Genre Guides and Essentials
Genre Guides and Essentials

Genre Guides and Essentials

Decorative — image shows a screen shot from the interior of Written Well, a fantasy genre guide. Image is of a dragon in flight.
One of the many Genre Guides available to members

Here is where Written Well sets itself apart from the competition. Our Genre Guides are complete guides to how to succeed in every genre being written. How to write it, how to publish it, how to market it—we’ve got it all covered. Whether you’re writing thrillers or cookbooks, litRPG or reverse harem romance, we’ve got a guide for you.

And that’s not all. In the Essentials section, we teach you the skills you need to succeed in any genre. Advertising, marketing, grammar, and a whole lot more. And it’s not just sitting there. We constantly monitor our information compared to today’s book market and adjust it to keep you up to date with all the latest skills, equipment, and knowledge you need to make a living writing.

What’s in a Genre Guide?

Let’s break it down piece by piece. First of all, we give you an overview of the genre, what it is and what readers expect from it. We suggest point of views and tenses that work best, average word count, type of protagonists and antagonists the readers expect. We get into prose style, scene content, and even sentence structure in some of them. From just this, you should have a great idea of how to write a book in this genre, but we’re just getting started.

We go in depth on whether you should write in this genre—whether your personality type lends itself to success and happiness working in this kind of book. Most successful independent authors specialize; you’ll want to love what you’re writing because you’re going to write a lot of it.

We tell you what every book in this genre must have. These are the things that define the genre, the things that readers of that genre absolutely have to have. After that, we have a complete listing of the common tropes you should be using as well as the cliches to avoid. You’ll avoid a lot of first-time author fails with this list alone. Matching reader expectations and avoiding annoying them with overdone themes is key to a book’s success.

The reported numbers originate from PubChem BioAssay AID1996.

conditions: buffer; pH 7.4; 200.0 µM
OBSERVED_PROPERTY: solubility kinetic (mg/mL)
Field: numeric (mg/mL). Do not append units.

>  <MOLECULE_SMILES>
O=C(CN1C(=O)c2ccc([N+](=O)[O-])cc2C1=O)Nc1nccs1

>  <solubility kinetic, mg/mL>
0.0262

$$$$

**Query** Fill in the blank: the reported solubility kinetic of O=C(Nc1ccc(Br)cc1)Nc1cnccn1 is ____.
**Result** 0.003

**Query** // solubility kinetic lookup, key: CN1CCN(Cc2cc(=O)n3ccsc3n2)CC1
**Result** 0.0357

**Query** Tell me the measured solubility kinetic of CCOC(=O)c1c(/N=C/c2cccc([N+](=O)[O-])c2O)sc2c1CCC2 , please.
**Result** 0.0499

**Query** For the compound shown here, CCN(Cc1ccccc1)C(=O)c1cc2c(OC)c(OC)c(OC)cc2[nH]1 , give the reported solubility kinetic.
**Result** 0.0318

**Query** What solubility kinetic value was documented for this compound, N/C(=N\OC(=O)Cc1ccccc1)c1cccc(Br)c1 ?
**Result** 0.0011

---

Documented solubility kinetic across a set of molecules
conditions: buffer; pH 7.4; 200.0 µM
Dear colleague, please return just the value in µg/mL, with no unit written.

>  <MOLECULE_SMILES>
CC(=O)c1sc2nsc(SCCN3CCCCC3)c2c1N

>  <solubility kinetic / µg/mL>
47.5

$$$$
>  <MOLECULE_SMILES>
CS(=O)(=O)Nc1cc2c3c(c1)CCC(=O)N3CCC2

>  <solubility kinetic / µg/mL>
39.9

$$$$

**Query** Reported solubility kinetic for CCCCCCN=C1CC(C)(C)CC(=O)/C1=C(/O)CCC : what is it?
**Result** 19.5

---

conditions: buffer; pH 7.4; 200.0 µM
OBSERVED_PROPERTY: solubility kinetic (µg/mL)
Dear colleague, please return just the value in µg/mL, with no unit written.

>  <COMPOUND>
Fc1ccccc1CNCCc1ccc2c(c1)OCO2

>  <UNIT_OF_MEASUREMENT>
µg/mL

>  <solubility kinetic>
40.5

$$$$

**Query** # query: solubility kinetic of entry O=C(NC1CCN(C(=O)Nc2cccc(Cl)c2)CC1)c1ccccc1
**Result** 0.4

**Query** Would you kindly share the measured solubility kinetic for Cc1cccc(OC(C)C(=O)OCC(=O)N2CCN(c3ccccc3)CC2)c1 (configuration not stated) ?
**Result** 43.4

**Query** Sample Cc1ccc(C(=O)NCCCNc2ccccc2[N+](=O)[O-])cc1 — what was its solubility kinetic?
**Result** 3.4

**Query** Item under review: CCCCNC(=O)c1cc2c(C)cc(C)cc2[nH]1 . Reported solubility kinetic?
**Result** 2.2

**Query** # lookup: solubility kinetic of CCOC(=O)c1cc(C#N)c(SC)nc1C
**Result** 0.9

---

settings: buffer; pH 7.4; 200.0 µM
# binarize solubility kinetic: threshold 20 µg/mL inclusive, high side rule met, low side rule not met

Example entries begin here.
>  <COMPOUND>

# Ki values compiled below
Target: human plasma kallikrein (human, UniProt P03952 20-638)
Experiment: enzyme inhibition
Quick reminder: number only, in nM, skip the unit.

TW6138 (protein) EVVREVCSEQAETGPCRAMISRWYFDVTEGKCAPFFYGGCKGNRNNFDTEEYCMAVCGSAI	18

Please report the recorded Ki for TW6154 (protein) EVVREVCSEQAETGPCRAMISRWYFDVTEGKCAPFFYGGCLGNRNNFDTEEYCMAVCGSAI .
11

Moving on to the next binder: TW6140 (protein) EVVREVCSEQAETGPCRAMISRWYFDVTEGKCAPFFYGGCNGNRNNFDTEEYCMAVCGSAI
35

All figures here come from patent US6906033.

If you want to succeed as a self-published author, you need to drill down into sub-genres to market your book. These often come with their own set of distinctive qualities as well as additional must haves, tropes, and cliches. We list all the subgenres, and if they’re different enough, they get their own genre guide. The Fantasy Genre Guide currently has nine additional genre guides for its subgenres, as well as notes on the numerous other subgenres.

But there’s not just subgenres. A lot of authors are now combining genres for both more interesting books and better marketing opportunities. We cover the genre combos that people are doing and suggest some of our own.

Finally, we provide blueprints and story builders based on the story structures best suited to the genre to kickstart your writing process.

But wait, there’s more…

After all that, we get into the business side of the genre, breaking down what the numbers mean for a person trying to break into this genre. How many sales in a day does it take to crack the Amazon Bestseller List in this genre? What’s the average monthly sales? What’s the average bid for advertising clicks?

There’s a lot to go over here, and some of it gets quite technical. Luckily, there are always links back to the Essentials sections where we simplify these processes and tell you step by step how to decode and utilize the massive amount of information that sites like Amazon give you access to. There’s also a glossary for those key terms and acronyms that get thrown around so much. And the forums where you can ask questions if you get confused. We’ve tried to design the site so that there’s almost no chance of you getting lost.

For covers, blurbs, and descriptions—so key to selling a book—we have videos and articles breaking down what the bestsellers look like and what their sales copy says. We tell you how the market research works in this genre so you can “write to market”—targeting your book to the right audience before you write it.

And of course, that’s not all. We also have a study materials page with essential materials to continue your learning beyond our guide.

And we do this for every genre.

Yeah, every one of them. It’s a big job, but we didn’t build this site to cover some of the genres. What’s the sense of that?

Essentials

Our Essentials are guides to the essential skills you need to make a living as a self-published writer. There are articles, lessons, videos—whatever is the best way to teach you how to write, publicize, and sell your books. From a complete guide to novel writing to a walk-through of starting your first Amazon Ad campaign, we cover all the skills you need to be successful. As above, why would we leave you only partially educated? We’re not going to teach you how to write a book and then leave you on your own to sell it. And we’re going to make sure you have a good book to sell. It all works together.

So, are you ready to join Written Well and start your journey toward success as a self-published author?

Coming in summer 2024!